Union leaders and administrators with the Los Angeles Unified School District announced a tentative deal Tuesday that could send teachers back to the classroom Wednesday, ending the first Los Angeles teachers strike in 30 years.

LAUSD Superintendent Austin Beutner and United Teachers Los Angeles President Alex Caputo-Pearl joined Mayor Eric Garcetti at a morning news conference at City Hall to announce the breakthrough, which Garcetti said came after “a 21-hour marathon session that wrapped up just before sunrise this morning.”

UTLA teachers went on strike Jan. 14, calling for smaller class sizes and the hiring of more support staff, such as nurses, counselors and librarians, and a pay raise. Beutner has said the union’s demands would cost billions of dollars and bankrupt a district already teetering on insolvency.

The new proposal will be voted on by all UTLA members on Tuesday.

Voting on a tentative agreement will “happen in a streamlined voting process at school sites and within a span of a few hours, but it must take place before UTLA members will go back to work,” a union statement said.

“During that time, we will also be communicating with parents and community members about the TA (tentative agreement). We have no official agreement in place until our members vote on the TA.”

“The strike nobody wanted is now behind us,” Beutner said Tuesday.

But he also cautioned that “We can’t solve 40 years of underinvestment in public education in just one week or just one contract.”

“…Now that all students and our educators are heading back to the classroom, we have to keep pour focus and pay attention to the long-term solutions. … The importance of this moment is public education is now the topic in every household in our community. Let’s capitalize on this. Let’s fix it.”

Caputo Pearl said Tuesday’s tentative agreement addressed the union’s core issues, though details of the proposed new contract were still forthcoming.

“We have seen over the last week something pretty amazing happen,” Caputo-Pearl said. “We went on strike in one of the largest strikes the United States has seen in decades. And the creativity and innovation and passion and love and emotion of our members was out on the street, in the communities, in the parks for everyone to see.”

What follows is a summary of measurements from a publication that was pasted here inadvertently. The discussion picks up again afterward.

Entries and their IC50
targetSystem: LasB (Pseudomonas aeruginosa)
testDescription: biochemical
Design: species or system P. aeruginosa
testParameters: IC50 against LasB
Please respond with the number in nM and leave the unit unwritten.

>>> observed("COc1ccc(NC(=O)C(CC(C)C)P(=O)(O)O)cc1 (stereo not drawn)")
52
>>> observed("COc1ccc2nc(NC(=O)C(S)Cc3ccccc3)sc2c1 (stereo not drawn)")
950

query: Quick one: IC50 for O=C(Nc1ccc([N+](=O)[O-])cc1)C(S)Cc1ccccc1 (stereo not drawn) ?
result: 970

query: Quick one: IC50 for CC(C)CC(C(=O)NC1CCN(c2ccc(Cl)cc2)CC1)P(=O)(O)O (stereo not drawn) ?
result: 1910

The union chief said the agreement addressed class size and support staff, and also more regulation on charter schools — another sticking point in negotiations.

Garcetti’s office took an active role in negotiations. The two sides met Monday at City Hall for the fifth straight day.

“We have seen over the last few weeks the way that the city has rallied around public education, and quite frankly it’s been breathtaking; it’s been inspiring to see,” Garcetti said.

The district earlier this month presented the union with an offer that included the hiring of 1,200 teachers, capping middle and high school English/math classes at 39 students, capping grades four through six at 35 students, maintaining all other existing class sizes, adding a full-time nurse at every elementary school and adding another academic counselor at high schools.

UTLA officials rejected the proposal, saying it did not go far enough to bolster school staffing, reduce class sizes and prevent them from increasing in the future. The union also blasted the district’s staff-increase proposal for being only a one-year offer, and contended the district’s salary increase proposal is contingent on benefit cuts to future union members.

The LAUSD has offered teachers a 6 percent raise spread over the first two years of a three-year contract while UTLA wants a 6.5 percent raise that would take effect all at once and a year sooner.

The union disputed the district’s claim it cannot afford more extensive investment in school staffing, pointing to what it calls an estimated $1.8 billion reserve fund and insisting the district has not faced a financial deficit in five years. The district contends that reserve fund is already being spent, in part on the salary increase for teachers.

The second-largest school district in the nation, the LAUSD covers 710 square miles and serves more than 694,000 students at 1,322 schools, although 216 schools are independent charter schools, most of which were being staffed with non-union teachers unaffected by the strike. The district says about 500,000 students have been affected by the walkout.

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